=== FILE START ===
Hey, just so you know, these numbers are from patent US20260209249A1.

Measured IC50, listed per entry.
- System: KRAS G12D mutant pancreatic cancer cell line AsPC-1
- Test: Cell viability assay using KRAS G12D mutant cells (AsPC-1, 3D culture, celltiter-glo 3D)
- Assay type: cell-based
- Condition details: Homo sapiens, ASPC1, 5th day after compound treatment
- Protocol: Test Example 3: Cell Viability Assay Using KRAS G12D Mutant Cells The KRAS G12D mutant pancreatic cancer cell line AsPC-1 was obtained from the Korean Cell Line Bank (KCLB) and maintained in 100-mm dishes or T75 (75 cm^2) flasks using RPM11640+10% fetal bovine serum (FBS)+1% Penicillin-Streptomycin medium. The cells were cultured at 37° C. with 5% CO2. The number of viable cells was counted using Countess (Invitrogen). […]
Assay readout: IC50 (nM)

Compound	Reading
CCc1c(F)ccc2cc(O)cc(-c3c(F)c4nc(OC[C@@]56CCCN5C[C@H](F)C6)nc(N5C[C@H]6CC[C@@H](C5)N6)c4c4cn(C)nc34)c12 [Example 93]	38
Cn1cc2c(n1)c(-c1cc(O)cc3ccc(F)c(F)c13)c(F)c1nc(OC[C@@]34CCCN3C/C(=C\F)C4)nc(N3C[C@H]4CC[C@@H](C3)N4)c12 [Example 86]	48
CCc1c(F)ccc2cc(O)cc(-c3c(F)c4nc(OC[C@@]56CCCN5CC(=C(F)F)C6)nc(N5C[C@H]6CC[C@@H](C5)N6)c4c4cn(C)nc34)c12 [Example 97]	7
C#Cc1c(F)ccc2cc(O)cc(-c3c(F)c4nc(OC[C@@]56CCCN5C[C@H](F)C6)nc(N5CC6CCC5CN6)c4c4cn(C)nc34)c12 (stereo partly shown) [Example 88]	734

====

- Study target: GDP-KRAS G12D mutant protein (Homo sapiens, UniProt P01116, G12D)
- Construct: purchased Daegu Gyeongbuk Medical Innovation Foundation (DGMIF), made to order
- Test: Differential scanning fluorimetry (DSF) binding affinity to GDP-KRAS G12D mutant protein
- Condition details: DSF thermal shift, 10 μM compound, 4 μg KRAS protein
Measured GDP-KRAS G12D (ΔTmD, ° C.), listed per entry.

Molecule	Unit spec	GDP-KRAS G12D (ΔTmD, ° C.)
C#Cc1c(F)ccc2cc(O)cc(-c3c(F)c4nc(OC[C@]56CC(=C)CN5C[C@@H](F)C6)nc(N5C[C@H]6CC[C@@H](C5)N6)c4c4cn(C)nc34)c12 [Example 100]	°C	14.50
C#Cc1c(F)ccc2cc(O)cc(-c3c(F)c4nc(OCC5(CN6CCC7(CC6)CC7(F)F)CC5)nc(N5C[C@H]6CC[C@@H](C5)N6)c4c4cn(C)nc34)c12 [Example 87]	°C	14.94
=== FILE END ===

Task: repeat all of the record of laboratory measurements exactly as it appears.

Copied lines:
Hey, just so you know, these numbers are from patent US20260209249A1.

Measured IC50, listed per entry.
- System: KRAS G12D mutant pancreatic cancer cell line AsPC-1
- Test: Cell viability assay using KRAS G12D mutant cells (AsPC-1, 3D culture, celltiter-glo 3D)
- Assay type: cell-based
- Condition details: Homo sapiens, ASPC1, 5th day after compound treatment
- Protocol: Test Example 3: Cell Viability Assay Using KRAS G12D Mutant Cells The KRAS G12D mutant pancreatic cancer cell line AsPC-1 was obtained from the Korean Cell Line Bank (KCLB) and maintained in 100-mm dishes or T75 (75 cm^2) flasks using RPM11640+10% fetal bovine serum (FBS)+1% Penicillin-Streptomycin medium. The cells were cultured at 37° C. with 5% CO2. The number of viable cells was counted using Countess (Invitrogen). […]
Assay readout: IC50 (nM)

Compound	Reading
CCc1c(F)ccc2cc(O)cc(-c3c(F)c4nc(OC[C@@]56CCCN5C[C@H](F)C6)nc(N5C[C@H]6CC[C@@H](C5)N6)c4c4cn(C)nc34)c12 [Example 93]	38
Cn1cc2c(n1)c(-c1cc(O)cc3ccc(F)c(F)c13)c(F)c1nc(OC[C@@]34CCCN3C/C(=C\F)C4)nc(N3C[C@H]4CC[C@@H](C3)N4)c12 [Example 86]	48
CCc1c(F)ccc2cc(O)cc(-c3c(F)c4nc(OC[C@@]56CCCN5CC(=C(F)F)C6)nc(N5C[C@H]6CC[C@@H](C5)N6)c4c4cn(C)nc34)c12 [Example 97]	7
C#Cc1c(F)ccc2cc(O)cc(-c3c(F)c4nc(OC[C@@]56CCCN5C[C@H](F)C6)nc(N5CC6CCC5CN6)c4c4cn(C)nc34)c12 (stereo partly shown) [Example 88]	734

====

- Study target: GDP-KRAS G12D mutant protein (Homo sapiens, UniProt P01116, G12D)
- Construct: purchased Daegu Gyeongbuk Medical Innovation Foundation (DGMIF), made to order
- Test: Differential scanning fluorimetry (DSF) binding affinity to GDP-KRAS G12D mutant protein
- Condition details: DSF thermal shift, 10 μM compound, 4 μg KRAS protein
Measured GDP-KRAS G12D (ΔTmD, ° C.), listed per entry.

Molecule	Unit spec	GDP-KRAS G12D (ΔTmD, ° C.)
C#Cc1c(F)ccc2cc(O)cc(-c3c(F)c4nc(OC[C@]56CC(=C)CN5C[C@@H](F)C6)nc(N5C[C@H]6CC[C@@H](C5)N6)c4c4cn(C)nc34)c12 [Example 100]	°C	14.50
C#Cc1c(F)ccc2cc(O)cc(-c3c(F)c4nc(OCC5(CN6CCC7(CC6)CC7(F)F)CC5)nc(N5C[C@H]6CC[C@@H](C5)N6)c4c4cn(C)nc34)c12 [Example 87]	°C	14.94